The Great America Leasing Corporation is giving back to the community by using its outdated computers to set up an educational computer center for children.
The Inner City 100
The GreatAmerica Leasing Corp. (#27) supplies office equipment, and CEO Tony Golobic insists that his equipment stay au courant. That means that computers with just a touch of gray at the temples are regularly dumped. But starting at the beginning of next year, GreatAmerica's outmoded machines will be dumped into the digital divide.
Golobic, an immigrant from Slovenia whose first job in this country was as a janitor, is searching for a storefront in his Cedar Rapids, Iowa, neighborhood that will become what he calls a "cybercafé" for high school kids. Café is a tad misleading; Golobic isn't planning to ply kids with $4 espressos. What he will provide is computers -- as many as 100 of them, updated every 18 months or so -- and instructors in everything from Internet navigation to programming. A bus rented by GreatAmerica will make daily trips between the center and two nearby high schools.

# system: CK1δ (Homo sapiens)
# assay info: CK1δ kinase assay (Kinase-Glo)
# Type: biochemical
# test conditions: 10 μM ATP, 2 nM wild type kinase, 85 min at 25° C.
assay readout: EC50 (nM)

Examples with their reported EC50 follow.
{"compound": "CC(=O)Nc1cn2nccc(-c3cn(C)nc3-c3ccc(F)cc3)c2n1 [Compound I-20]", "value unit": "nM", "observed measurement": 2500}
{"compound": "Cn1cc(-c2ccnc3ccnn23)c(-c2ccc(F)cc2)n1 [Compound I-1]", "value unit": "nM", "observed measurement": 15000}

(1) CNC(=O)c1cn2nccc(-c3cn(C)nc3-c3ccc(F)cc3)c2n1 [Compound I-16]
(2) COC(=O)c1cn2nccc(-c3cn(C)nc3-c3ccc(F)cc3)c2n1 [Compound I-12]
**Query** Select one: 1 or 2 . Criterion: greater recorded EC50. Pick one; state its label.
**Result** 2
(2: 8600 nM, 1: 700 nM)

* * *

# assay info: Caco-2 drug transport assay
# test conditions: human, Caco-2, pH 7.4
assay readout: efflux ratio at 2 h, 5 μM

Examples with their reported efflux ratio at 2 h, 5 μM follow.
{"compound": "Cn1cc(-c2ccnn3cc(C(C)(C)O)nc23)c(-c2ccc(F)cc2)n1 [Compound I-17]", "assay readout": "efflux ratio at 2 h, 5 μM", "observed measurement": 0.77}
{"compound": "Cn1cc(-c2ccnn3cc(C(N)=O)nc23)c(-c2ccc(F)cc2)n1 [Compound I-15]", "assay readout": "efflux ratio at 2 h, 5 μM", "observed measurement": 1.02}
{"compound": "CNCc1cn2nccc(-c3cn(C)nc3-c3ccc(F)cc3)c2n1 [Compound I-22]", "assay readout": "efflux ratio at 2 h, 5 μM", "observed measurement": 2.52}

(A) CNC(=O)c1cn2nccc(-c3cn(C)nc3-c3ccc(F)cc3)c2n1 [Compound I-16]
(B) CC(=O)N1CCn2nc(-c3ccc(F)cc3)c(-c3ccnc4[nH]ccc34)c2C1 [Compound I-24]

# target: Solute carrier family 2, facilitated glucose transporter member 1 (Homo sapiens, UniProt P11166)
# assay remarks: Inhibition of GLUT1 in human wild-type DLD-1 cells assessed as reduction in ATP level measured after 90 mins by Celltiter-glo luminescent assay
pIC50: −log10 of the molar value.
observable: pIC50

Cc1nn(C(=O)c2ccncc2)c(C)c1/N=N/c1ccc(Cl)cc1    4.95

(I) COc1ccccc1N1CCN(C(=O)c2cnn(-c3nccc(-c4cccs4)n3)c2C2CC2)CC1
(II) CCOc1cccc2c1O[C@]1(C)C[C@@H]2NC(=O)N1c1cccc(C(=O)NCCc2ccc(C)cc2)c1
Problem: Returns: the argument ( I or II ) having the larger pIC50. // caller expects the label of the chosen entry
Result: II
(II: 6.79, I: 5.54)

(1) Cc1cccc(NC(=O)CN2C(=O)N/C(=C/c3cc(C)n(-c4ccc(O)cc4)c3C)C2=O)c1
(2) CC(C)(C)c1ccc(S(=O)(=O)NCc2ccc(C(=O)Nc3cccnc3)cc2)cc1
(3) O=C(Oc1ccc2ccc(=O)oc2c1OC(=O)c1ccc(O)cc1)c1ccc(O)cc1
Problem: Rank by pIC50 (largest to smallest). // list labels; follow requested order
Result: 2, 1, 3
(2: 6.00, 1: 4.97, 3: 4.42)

"It's aimed at kids that have a tough time getting ahold of computers because of their economic backgrounds," says Golobic, who expects the center to cost his company from $25,000 to $50,000 a year. "These are not kids who have computers in their homes, and the ones in the schools are old and there aren't enough of them." Golobic hopes to coordinate the program with the YMCA that is under construction a few blocks from his company's headquarters. "That way if kids don't want to work on computers all afternoon, they can go over there and swim and exercise," he says.
LEIGH BUCHANAN is an editor at large for Inc. magazine. A former editor at Harvard Business Review and founding editor of WebMaster magazine, she writes regular columns on leadership and workplace culture. @LeighEBuchanan